What is Intracytoplasmic Sperm Injection (ICSI)

ICSI — which stands for Intracytoplasmic Sperm Injection — involves the direct injection of a single sperm into each egg under direct microscopic vision. The introduction of ICSI has made it possible to fertilize eggs with sperm derived from men with the severest degrees of male infertility and in the process, to achieve pregnancy rates as high, if not higher than those that can be achieved through conventional IVF in non-male-factor cases.

In traditional In Vitro Fertilization, an egg is placed in a Petri dish with several hundred thousand sperm, where it is fertilized (hopefully) by a motile, morphologically normal sperm cell. With ICSI, all that is needed is a single sperm of reasonable morphologic quality. Motility is no longer a major factor in fertilization, since the sperm is carried to the egg and injected directly into it.

In fact, even when there is an absence of sperm in the ejaculate such as occurs in cases of congenital absence of the Vas deferens (when a man is born without these major sperm collecting ducts), in cases where the vasa deferentia (ducts that carry the sperm from the testicles to the urethra for ejaculation) are obstructed (such as following vasectomy or trauma), in some cases of testicular failure, or where the man has impotency, ICSI can be performed with sperm obtained through Testicular Sperm Extraction (TESE), or aspiration (TESA). In such cases, the birth rate is usually no different than when IVF is performed for indications other than male infertility. The successful performance of ICSI requires a high level of technical expertise by the embryology lab. SIRM performs ICSI on virtually 100% of IVF cases in our onsite laboratory facilities.

As a general principle, if the male factor cannot be reversed in the man’s body by simple medical or surgical treatment, then IVF with ICSI represents the only rational approach. Results are so high, some couples even choose this treatment mode instead of other medical or surgical treatments – even in those who are good candidates for these other treatments. Intrauterine insemination is not an effective way of treating moderate to severe male infertility.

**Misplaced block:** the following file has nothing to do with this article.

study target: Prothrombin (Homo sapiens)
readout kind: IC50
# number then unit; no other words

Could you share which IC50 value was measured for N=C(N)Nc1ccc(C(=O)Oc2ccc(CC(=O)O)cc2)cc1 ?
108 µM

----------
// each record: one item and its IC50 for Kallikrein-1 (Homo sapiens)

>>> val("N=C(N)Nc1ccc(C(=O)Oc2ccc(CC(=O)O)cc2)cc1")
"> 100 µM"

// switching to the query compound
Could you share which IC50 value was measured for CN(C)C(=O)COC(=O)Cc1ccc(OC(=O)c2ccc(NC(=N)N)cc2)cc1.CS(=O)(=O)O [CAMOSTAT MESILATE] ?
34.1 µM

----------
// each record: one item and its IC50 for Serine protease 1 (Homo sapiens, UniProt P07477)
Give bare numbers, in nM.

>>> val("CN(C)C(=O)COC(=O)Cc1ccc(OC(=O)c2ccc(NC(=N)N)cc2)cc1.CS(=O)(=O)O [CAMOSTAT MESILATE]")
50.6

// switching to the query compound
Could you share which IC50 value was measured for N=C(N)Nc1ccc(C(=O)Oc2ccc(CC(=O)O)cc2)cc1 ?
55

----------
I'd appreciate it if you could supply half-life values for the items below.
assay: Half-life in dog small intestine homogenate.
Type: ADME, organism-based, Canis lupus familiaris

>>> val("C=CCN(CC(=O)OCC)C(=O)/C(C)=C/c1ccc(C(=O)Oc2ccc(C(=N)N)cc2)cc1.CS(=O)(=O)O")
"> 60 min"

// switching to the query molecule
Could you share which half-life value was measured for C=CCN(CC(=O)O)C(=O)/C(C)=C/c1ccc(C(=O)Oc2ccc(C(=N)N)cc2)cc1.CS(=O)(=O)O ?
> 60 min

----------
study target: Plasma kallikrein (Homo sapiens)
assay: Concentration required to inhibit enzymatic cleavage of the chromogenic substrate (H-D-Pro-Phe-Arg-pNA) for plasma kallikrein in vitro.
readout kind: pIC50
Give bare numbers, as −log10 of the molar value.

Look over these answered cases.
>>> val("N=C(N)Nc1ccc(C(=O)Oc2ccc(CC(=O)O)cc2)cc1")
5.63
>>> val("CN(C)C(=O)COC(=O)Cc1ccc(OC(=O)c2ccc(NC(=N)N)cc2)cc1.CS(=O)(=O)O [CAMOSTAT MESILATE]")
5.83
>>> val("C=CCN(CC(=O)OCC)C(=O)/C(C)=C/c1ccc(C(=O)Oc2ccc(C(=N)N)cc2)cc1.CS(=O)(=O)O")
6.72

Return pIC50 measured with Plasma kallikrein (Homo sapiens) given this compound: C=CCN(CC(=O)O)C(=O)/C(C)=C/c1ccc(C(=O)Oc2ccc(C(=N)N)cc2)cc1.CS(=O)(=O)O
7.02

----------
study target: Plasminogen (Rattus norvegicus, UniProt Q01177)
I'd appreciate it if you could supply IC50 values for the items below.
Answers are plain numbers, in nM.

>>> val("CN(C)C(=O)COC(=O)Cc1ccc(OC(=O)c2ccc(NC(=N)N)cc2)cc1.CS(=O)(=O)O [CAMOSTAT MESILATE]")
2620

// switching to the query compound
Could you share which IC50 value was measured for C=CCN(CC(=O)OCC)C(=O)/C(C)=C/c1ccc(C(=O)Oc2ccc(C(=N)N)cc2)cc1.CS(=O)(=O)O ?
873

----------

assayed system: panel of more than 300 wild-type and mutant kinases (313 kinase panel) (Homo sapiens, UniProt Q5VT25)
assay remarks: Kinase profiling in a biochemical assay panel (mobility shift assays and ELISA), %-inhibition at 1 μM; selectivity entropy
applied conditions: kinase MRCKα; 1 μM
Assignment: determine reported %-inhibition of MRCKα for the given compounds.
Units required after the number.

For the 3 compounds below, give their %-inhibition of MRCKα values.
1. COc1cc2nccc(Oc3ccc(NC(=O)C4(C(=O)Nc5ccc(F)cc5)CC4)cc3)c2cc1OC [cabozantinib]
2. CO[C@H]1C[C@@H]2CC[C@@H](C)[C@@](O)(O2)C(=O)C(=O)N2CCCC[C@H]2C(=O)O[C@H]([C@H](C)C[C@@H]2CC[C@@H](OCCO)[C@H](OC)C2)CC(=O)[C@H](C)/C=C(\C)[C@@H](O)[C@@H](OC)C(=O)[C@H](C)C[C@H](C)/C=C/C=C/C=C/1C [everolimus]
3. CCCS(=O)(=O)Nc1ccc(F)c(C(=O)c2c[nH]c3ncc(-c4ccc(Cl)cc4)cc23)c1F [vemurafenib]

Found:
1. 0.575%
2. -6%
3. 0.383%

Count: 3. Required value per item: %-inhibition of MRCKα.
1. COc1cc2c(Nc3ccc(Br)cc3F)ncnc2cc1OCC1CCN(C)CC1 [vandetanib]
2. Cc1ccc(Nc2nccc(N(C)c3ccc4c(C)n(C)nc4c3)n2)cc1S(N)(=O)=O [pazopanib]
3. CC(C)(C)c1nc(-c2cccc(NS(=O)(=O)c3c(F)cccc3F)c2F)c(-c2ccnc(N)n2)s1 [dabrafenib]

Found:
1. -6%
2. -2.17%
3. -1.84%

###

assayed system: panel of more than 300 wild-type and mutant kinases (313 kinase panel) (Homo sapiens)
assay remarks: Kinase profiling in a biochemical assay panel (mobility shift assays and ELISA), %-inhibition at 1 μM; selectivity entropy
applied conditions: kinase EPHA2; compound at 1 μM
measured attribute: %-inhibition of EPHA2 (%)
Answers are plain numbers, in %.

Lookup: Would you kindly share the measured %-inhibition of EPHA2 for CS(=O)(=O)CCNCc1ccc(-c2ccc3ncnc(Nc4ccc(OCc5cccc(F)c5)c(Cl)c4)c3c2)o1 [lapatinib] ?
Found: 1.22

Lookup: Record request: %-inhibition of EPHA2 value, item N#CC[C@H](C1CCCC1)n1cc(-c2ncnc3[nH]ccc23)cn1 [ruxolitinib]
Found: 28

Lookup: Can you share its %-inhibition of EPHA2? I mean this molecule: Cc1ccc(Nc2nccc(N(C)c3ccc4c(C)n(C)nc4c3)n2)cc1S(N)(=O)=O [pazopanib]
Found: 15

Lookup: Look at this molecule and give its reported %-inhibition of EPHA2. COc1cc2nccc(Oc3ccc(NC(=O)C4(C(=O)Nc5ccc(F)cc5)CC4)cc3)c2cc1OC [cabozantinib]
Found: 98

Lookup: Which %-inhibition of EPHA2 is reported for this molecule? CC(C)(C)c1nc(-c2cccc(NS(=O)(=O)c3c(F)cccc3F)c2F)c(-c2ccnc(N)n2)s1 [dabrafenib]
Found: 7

The introduction of ICSI has made it possible to fertilize eggs with sperm derived from men with the severest degrees of male infertility and in the process to achieve pregnancy rates as high, if not higher than that which can be achieved through conventional IVF performed in cases of non-male factor related infertility. The performance of ICSI in cases of “male factor infertility” has been shown to slightly increase the risk of certain embryo-chromosome deletions (leading to a slight increase in early miscarriages) as well as the potential for a resulting male offspring to have male infertility in later life. There is no evidence of any significant increase in the incidence of serious birth defects attributable to the ICSI procedure itself. More relevant is the fact that when ICSI is performed for indications other than male infertility there is NO reported increase in the risk of subsequent embryo chromosome deletions, miscarriages or in the incidence of subsequent male factor infertility in the offspring.

ICSI Treatment

ICSI involves the direct injection of a single sperm into each egg under direct microscopic vision. The successful performance of ICSI requires a high level of technical expertise. In centers of excellence, when ICSI is employed, the IVF birth rate is unaffected by the presence and severity of male infertility. In fact, even when there is an absence of sperm in the ejaculate such as occurs in cases of congenital absence of the vas deferens, when a man is born without these major sperm collecting ducts, in cases where the vasa differentia are obstructed (such as following vasectomy or trauma), and in some cases of testicular failure or where the man has impotency, ICSI can be performed with sperm obtained through Testicular Sperm Extraction (TESE), or aspiration (TESA). In such cases, the birth rate is usually no different than when IVF is performed for indications other than male infertility.

ICSI Success Rates

A study was performed in Sweden, in which 542 children conceived naturally were compared with 941 children conceived through IVF (440 by conventional IVF and 541 by ICSI) . The following parameters were assessed at birth and during the first 5 years of life: a) birth health and obstetrical complications, b) birth defects or malformations, c) family relationships, d) physical development, e) mental, psychological, and social development. No major differences in birth weight, growth, total IQ, motor development, behavior problems, or parental stress were found between the children conceived with infertility treatments and those conceived naturally.

Learn more about ICSI, and read about Dr.Sher’s blog post: ICSI: Should it be Restricted to Male Infertility or be a Routine Part of all IVF?